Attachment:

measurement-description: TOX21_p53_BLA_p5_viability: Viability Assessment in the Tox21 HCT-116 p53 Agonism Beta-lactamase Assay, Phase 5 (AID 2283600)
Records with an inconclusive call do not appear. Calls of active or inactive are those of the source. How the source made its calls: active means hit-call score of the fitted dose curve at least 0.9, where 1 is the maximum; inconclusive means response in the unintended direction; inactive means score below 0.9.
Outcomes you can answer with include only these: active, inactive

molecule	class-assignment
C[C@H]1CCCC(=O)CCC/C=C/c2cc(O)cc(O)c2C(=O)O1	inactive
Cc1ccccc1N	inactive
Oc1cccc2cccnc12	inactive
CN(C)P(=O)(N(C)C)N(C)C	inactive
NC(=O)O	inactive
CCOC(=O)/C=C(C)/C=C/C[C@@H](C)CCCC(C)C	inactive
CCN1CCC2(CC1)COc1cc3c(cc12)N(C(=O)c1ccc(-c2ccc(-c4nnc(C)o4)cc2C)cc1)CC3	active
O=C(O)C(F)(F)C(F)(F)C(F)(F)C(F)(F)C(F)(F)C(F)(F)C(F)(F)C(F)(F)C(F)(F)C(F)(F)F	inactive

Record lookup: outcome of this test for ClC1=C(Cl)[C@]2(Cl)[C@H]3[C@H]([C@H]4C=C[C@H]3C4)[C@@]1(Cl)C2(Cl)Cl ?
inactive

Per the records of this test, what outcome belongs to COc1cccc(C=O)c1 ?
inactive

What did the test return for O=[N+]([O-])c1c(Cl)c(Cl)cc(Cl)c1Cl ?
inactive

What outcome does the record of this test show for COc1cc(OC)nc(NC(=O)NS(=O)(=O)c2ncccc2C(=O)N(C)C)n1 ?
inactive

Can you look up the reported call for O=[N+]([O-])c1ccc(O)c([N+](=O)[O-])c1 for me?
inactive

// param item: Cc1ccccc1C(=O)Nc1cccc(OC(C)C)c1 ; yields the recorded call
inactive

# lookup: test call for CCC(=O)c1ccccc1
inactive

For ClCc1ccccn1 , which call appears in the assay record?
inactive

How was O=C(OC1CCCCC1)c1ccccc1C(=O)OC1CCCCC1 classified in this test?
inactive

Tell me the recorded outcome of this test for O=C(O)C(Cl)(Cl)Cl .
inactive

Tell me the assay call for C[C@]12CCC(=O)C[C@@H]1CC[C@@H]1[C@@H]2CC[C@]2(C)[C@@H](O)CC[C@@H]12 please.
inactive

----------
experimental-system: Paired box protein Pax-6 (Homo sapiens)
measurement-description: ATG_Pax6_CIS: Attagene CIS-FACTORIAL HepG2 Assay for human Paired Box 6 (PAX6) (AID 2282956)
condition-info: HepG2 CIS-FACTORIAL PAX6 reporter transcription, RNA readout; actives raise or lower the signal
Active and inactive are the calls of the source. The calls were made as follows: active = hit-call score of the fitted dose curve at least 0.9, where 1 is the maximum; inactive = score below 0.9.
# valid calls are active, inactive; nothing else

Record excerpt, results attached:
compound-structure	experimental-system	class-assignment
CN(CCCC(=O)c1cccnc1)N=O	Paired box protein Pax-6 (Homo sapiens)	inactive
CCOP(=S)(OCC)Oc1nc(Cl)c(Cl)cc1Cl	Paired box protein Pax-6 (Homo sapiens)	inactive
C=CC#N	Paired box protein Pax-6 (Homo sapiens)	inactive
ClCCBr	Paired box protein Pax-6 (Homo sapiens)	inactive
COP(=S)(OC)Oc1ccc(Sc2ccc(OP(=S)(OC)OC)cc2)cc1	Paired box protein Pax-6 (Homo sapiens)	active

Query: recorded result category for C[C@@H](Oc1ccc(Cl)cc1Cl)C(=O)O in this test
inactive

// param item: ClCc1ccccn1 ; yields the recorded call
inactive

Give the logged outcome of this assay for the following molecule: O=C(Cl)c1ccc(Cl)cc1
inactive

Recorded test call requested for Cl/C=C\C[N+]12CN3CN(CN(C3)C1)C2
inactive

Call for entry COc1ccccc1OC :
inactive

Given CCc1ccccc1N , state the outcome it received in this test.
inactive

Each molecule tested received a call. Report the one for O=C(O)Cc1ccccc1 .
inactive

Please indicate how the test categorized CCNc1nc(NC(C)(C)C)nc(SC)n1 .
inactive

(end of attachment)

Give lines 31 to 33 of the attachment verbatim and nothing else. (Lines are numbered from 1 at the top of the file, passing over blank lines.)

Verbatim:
Tell me the recorded outcome of this test for O=C(O)C(Cl)(Cl)Cl .
inactive

Tell me the assay call for C[C@]12CCC(=O)C[C@@H]1CC[C@@H]1[C@@H]2CC[C@]2(C)[C@@H](O)CC[C@@H]12 please.